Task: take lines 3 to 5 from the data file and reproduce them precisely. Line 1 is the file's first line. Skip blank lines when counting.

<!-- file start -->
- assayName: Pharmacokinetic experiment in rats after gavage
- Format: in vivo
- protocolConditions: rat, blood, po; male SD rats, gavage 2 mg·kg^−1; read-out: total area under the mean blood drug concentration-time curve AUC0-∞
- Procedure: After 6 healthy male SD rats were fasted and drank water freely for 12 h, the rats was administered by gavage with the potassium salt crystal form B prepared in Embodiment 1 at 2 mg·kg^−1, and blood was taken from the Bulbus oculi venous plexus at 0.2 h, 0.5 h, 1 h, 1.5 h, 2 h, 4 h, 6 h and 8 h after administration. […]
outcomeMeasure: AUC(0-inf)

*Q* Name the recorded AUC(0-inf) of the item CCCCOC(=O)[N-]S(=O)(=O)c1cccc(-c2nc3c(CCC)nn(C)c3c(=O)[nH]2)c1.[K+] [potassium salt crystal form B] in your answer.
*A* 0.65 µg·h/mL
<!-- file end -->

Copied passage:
- protocolConditions: rat, blood, po; male SD rats, gavage 2 mg·kg^−1; read-out: total area under the mean blood drug concentration-time curve AUC0-∞
- Procedure: After 6 healthy male SD rats were fasted and drank water freely for 12 h, the rats was administered by gavage with the potassium salt crystal form B prepared in Embodiment 1 at 2 mg·kg^−1, and blood was taken from the Bulbus oculi venous plexus at 0.2 h, 0.5 h, 1 h, 1.5 h, 2 h, 4 h, 6 h and 8 h after administration. […]
outcomeMeasure: AUC(0-inf)